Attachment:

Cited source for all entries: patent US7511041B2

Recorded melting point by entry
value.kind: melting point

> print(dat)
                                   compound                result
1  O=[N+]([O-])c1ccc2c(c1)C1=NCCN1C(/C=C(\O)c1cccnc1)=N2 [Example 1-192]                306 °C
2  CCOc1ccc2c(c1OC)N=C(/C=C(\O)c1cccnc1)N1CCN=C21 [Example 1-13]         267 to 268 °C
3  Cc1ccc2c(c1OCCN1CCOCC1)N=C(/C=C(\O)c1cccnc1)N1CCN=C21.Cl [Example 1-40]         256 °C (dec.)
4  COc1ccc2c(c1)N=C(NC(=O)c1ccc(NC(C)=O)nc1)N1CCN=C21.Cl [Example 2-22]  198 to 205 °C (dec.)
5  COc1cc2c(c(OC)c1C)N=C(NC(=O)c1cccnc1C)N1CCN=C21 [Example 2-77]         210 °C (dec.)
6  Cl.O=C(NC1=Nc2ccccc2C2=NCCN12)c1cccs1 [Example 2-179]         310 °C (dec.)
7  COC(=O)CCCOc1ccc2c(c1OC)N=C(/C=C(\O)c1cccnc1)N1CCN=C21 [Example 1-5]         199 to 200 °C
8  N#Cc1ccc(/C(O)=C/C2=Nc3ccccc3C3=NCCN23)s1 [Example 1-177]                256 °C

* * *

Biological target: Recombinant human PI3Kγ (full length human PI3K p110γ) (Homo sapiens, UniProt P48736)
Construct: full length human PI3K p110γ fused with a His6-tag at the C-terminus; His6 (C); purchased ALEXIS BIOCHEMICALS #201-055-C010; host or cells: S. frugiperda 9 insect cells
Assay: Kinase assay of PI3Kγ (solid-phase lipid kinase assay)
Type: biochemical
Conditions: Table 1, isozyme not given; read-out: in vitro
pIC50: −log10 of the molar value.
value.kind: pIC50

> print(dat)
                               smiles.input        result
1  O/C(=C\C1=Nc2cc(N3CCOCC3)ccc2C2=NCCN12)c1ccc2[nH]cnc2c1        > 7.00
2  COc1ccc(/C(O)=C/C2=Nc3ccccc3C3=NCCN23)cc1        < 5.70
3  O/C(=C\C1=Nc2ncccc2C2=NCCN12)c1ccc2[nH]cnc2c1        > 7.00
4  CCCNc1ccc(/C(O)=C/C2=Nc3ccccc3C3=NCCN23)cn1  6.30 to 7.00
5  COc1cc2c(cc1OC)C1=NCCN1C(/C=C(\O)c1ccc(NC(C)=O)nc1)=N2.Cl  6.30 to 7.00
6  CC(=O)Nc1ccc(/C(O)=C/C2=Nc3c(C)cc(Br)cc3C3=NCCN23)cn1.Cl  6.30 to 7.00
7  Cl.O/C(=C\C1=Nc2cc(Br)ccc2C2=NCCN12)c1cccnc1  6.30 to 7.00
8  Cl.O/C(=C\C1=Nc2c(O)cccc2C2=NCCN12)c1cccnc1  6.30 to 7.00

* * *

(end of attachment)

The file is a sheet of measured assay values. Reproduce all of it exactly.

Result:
Cited source for all entries: patent US7511041B2

Recorded melting point by entry
value.kind: melting point

> print(dat)
                                   compound                result
1  O=[N+]([O-])c1ccc2c(c1)C1=NCCN1C(/C=C(\O)c1cccnc1)=N2 [Example 1-192]                306 °C
2  CCOc1ccc2c(c1OC)N=C(/C=C(\O)c1cccnc1)N1CCN=C21 [Example 1-13]         267 to 268 °C
3  Cc1ccc2c(c1OCCN1CCOCC1)N=C(/C=C(\O)c1cccnc1)N1CCN=C21.Cl [Example 1-40]         256 °C (dec.)
4  COc1ccc2c(c1)N=C(NC(=O)c1ccc(NC(C)=O)nc1)N1CCN=C21.Cl [Example 2-22]  198 to 205 °C (dec.)
5  COc1cc2c(c(OC)c1C)N=C(NC(=O)c1cccnc1C)N1CCN=C21 [Example 2-77]         210 °C (dec.)
6  Cl.O=C(NC1=Nc2ccccc2C2=NCCN12)c1cccs1 [Example 2-179]         310 °C (dec.)
7  COC(=O)CCCOc1ccc2c(c1OC)N=C(/C=C(\O)c1cccnc1)N1CCN=C21 [Example 1-5]         199 to 200 °C
8  N#Cc1ccc(/C(O)=C/C2=Nc3ccccc3C3=NCCN23)s1 [Example 1-177]                256 °C

* * *

Biological target: Recombinant human PI3Kγ (full length human PI3K p110γ) (Homo sapiens, UniProt P48736)
Construct: full length human PI3K p110γ fused with a His6-tag at the C-terminus; His6 (C); purchased ALEXIS BIOCHEMICALS #201-055-C010; host or cells: S. frugiperda 9 insect cells
Assay: Kinase assay of PI3Kγ (solid-phase lipid kinase assay)
Type: biochemical
Conditions: Table 1, isozyme not given; read-out: in vitro
pIC50: −log10 of the molar value.
value.kind: pIC50

> print(dat)
                               smiles.input        result
1  O/C(=C\C1=Nc2cc(N3CCOCC3)ccc2C2=NCCN12)c1ccc2[nH]cnc2c1        > 7.00
2  COc1ccc(/C(O)=C/C2=Nc3ccccc3C3=NCCN23)cc1        < 5.70
3  O/C(=C\C1=Nc2ncccc2C2=NCCN12)c1ccc2[nH]cnc2c1        > 7.00
4  CCCNc1ccc(/C(O)=C/C2=Nc3ccccc3C3=NCCN23)cn1  6.30 to 7.00
5  COc1cc2c(cc1OC)C1=NCCN1C(/C=C(\O)c1ccc(NC(C)=O)nc1)=N2.Cl  6.30 to 7.00
6  CC(=O)Nc1ccc(/C(O)=C/C2=Nc3c(C)cc(Br)cc3C3=NCCN23)cn1.Cl  6.30 to 7.00
7  Cl.O/C(=C\C1=Nc2cc(Br)ccc2C2=NCCN12)c1cccnc1  6.30 to 7.00
8  Cl.O/C(=C\C1=Nc2c(O)cccc2C2=NCCN12)c1cccnc1  6.30 to 7.00

* * *